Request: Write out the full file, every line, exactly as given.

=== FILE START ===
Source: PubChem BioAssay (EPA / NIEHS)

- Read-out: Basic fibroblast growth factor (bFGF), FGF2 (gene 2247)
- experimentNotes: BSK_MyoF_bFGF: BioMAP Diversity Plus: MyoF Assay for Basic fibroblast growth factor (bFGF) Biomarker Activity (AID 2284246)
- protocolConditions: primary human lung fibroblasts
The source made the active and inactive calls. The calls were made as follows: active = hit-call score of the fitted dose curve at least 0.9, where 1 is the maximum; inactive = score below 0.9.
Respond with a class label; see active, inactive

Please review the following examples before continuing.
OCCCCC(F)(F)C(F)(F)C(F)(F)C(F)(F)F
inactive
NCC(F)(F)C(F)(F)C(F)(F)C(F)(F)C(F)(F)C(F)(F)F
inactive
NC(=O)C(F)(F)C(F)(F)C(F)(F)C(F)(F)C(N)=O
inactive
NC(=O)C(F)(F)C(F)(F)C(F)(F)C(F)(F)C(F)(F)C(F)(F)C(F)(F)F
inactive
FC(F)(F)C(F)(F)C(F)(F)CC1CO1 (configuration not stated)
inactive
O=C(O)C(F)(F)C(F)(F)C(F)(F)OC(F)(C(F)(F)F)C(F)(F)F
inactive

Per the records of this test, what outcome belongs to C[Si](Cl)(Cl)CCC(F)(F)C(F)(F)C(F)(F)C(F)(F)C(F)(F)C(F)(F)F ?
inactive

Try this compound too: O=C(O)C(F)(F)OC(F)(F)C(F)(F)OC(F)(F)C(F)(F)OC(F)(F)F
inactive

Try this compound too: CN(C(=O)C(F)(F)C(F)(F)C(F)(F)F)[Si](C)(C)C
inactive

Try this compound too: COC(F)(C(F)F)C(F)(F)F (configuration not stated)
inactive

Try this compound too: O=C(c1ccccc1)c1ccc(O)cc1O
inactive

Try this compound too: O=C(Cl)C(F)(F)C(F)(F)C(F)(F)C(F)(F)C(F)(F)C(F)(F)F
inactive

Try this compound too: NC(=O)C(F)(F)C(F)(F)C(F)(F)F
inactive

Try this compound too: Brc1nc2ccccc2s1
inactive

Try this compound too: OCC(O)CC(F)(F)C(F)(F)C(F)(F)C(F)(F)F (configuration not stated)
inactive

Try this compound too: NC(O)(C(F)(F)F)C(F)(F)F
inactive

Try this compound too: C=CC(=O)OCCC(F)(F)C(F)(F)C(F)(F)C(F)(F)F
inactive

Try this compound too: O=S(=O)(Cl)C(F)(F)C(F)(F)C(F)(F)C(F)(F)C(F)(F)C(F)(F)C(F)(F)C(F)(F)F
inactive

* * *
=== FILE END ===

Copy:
Source: PubChem BioAssay (EPA / NIEHS)

- Read-out: Basic fibroblast growth factor (bFGF), FGF2 (gene 2247)
- experimentNotes: BSK_MyoF_bFGF: BioMAP Diversity Plus: MyoF Assay for Basic fibroblast growth factor (bFGF) Biomarker Activity (AID 2284246)
- protocolConditions: primary human lung fibroblasts
The source made the active and inactive calls. The calls were made as follows: active = hit-call score of the fitted dose curve at least 0.9, where 1 is the maximum; inactive = score below 0.9.
Respond with a class label; see active, inactive

Please review the following examples before continuing.
OCCCCC(F)(F)C(F)(F)C(F)(F)C(F)(F)F
inactive
NCC(F)(F)C(F)(F)C(F)(F)C(F)(F)C(F)(F)C(F)(F)F
inactive
NC(=O)C(F)(F)C(F)(F)C(F)(F)C(F)(F)C(N)=O
inactive
NC(=O)C(F)(F)C(F)(F)C(F)(F)C(F)(F)C(F)(F)C(F)(F)C(F)(F)F
inactive
FC(F)(F)C(F)(F)C(F)(F)CC1CO1 (configuration not stated)
inactive
O=C(O)C(F)(F)C(F)(F)C(F)(F)OC(F)(C(F)(F)F)C(F)(F)F
inactive

Per the records of this test, what outcome belongs to C[Si](Cl)(Cl)CCC(F)(F)C(F)(F)C(F)(F)C(F)(F)C(F)(F)C(F)(F)F ?
inactive

Try this compound too: O=C(O)C(F)(F)OC(F)(F)C(F)(F)OC(F)(F)C(F)(F)OC(F)(F)F
inactive

Try this compound too: CN(C(=O)C(F)(F)C(F)(F)C(F)(F)F)[Si](C)(C)C
inactive

Try this compound too: COC(F)(C(F)F)C(F)(F)F (configuration not stated)
inactive

Try this compound too: O=C(c1ccccc1)c1ccc(O)cc1O
inactive

Try this compound too: O=C(Cl)C(F)(F)C(F)(F)C(F)(F)C(F)(F)C(F)(F)C(F)(F)F
inactive

Try this compound too: NC(=O)C(F)(F)C(F)(F)C(F)(F)F
inactive

Try this compound too: Brc1nc2ccccc2s1
inactive

Try this compound too: OCC(O)CC(F)(F)C(F)(F)C(F)(F)C(F)(F)F (configuration not stated)
inactive

Try this compound too: NC(O)(C(F)(F)F)C(F)(F)F
inactive

Try this compound too: C=CC(=O)OCCC(F)(F)C(F)(F)C(F)(F)C(F)(F)F
inactive

Try this compound too: O=S(=O)(Cl)C(F)(F)C(F)(F)C(F)(F)C(F)(F)C(F)(F)C(F)(F)C(F)(F)C(F)(F)F
inactive

* * *